Let's go nuts with dairy free milks!
Whether it's almond, coconut, or cashew – dairy-free nut milks are varied and most definitely here to stay.
Perhaps once something only consumed by vegans and lactose-intolerant folk; alternative milks are now popular and more importantly delicious and nutritious. Besides people who just like consuming them for the taste, there are two main reasons people cut out cow’s milk and reach for nutty alternatives:
Lactose Intolerance - Approximately 65% of the human population have difficulty digesting lactose after infancy; which is a huge percentage when you think about how cow's milk is considered an ‘essential’ in many households. This can cause bloating, constipation and severe stomach cramping.
Ethical and Environmental Issues - There are approximately 250 million dairy cows in the world and despite its local focus, dairy is a massive global industry. As the world’s population grows rapidly, the demand gets higher which is increasingly damaging for the environment. Problems faced include increased levels of methane, water pollution, and huge quantities of land being converted to grow feed for the millions of dairy herds. Some people also feel it’s not fair to consume something that is produced for a calf. Despite these issues, it’s important to remember why we started drinking milk in the first place.
Comparitive carbon footprint chart from SoDelicious website.
Cow’s milk is extremely rich in calcium but there are differing opinions on whether it’s the ideal source for humans.
Some experts believe it’s essentially the best source of calcium whereas others believe it causes calcium losses at the same time as increasing intake. Regardless of your opinion, calcium is essential for human health to avoid diseases such as osteoporosis. Milk is only one of the MANY sources of calcium, a few other examples are: spinach, kale, broccoli, chickpeas, beans, almonds, tofu, seasame seeds and fortified foods such as breakfast cereals. If you’d like to read more about arguments for and against cow’s milk consumption check out this link .
Many shop bought dairy-free milks are fortified with the likes of calcium and vitamin D. This makes it easy to ensure you’re always getting your RDA. However some people like to make their own so that they’re ditching any potentially toxic preservatives or binders. One brand we do love is Rebel Kitchen, no added nasties and super tasty. If you do prefer to get your calcium from solid food, you can ditch the fortified milk and make your own. The basics you’ll need to start; a good blender, a muslin cloth (or even better, a nut milk bag – try amazon!) and a mason jar. Here are a few of our favourite types of dairy-free milks and their health benefits!
HEMP SEED MILK
Hemp is an incredibly nutritious food. It probably makes the ‘earthiest’ tasting of all the dairy-free milks but it’s one of the healthiest! Whether you’re eating hemp or blending it into lovely creamy milk, it contains the perfect ratio of omega 3 to omega 6 essential fatty acids. It is also rich in protein and contains all the essential amino acids. Definitely worthy of its superfood status! The 'good fat' in hemp is known to improve and protect your skin by encouraging healthy cell membranes. We have just launched a new hemp milk called Happy, it also contains a little barely grass powder for extra nourishment.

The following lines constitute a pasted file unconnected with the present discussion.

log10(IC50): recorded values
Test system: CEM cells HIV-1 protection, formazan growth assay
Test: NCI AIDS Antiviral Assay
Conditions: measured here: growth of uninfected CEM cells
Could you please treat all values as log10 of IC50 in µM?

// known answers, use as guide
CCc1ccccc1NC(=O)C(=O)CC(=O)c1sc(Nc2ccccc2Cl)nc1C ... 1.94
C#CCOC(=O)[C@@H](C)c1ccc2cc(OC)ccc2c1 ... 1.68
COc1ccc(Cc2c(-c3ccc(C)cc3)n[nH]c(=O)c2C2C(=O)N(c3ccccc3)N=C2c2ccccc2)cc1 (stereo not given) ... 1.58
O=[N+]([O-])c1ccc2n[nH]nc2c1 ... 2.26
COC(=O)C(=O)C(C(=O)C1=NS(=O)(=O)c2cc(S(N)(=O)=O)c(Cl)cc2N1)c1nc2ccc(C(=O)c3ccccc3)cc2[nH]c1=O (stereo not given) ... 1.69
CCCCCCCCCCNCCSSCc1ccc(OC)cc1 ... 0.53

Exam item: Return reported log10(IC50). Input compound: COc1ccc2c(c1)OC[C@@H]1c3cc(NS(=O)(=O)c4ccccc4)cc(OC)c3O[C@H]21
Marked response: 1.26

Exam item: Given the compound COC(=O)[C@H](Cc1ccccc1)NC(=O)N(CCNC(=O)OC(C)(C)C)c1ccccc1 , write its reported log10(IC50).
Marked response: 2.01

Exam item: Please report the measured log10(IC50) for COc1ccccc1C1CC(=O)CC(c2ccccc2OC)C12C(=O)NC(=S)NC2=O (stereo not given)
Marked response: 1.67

Almond milk seems to be the most popular and easily accessible plant based milk at the moment. This is with good reason because it’s ridiculously tasty and versatile. If you’re new to dairy-free milks then this is for you because the texture is very similar to cow’s milk. It’s rich in vitamin E and potassium, which means more good news for your skin. We currently make two almond milks: Vanilla Dream and Pink Russian.
If you’re a coffee addict, then I have heard time and time again that hazelnut milk is the winner in this department. This might have something to do with it having the creamiest consistency of all nut-milks, in my opinion! Like almonds, hazelnuts are very rich in vitamin E. It isn’t only a vitamin that is great for skin; it has many other roles such as protecting red blood cells and fighting disease.
Cashew milk is a little harder to find in shops, but it’s another very creamy and decadent alternative to cow’s milk. Cashews are actually seeds rather than nuts (WE HAVE BEEN LIED TO ALL THIS TIME!) They are rich in copper, magnesium and zinc. As zinc is most commonly found in animal products, this is a good source for vegans and vegetarians. We recently started selling Coco Cashew which is a chocolate cashew milk sweetened with dates. It’s like dessert in a bottle!
Talking of desserts, I could get onto dairy-free ice creams. But that’s a whole other post, and quite frankly I’d be here all day because my god they are too good for words!